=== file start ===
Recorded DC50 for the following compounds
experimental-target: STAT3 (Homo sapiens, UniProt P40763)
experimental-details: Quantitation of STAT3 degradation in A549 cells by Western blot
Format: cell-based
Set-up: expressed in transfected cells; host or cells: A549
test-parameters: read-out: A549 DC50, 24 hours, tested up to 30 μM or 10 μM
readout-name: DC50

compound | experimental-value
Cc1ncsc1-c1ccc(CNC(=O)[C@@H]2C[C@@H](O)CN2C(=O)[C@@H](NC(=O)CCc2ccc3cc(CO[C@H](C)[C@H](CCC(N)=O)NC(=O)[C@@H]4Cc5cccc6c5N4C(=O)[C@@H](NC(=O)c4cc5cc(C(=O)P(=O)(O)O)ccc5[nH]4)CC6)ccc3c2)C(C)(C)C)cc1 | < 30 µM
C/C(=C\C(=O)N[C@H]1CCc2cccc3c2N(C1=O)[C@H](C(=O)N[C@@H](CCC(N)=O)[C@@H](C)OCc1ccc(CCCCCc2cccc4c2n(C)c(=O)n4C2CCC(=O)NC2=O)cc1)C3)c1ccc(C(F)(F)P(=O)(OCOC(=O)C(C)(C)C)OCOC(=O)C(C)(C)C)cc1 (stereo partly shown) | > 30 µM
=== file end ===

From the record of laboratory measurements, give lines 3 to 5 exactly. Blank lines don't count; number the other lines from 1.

experimental-details: Quantitation of STAT3 degradation in A549 cells by Western blot
Format: cell-based
Set-up: expressed in transfected cells; host or cells: A549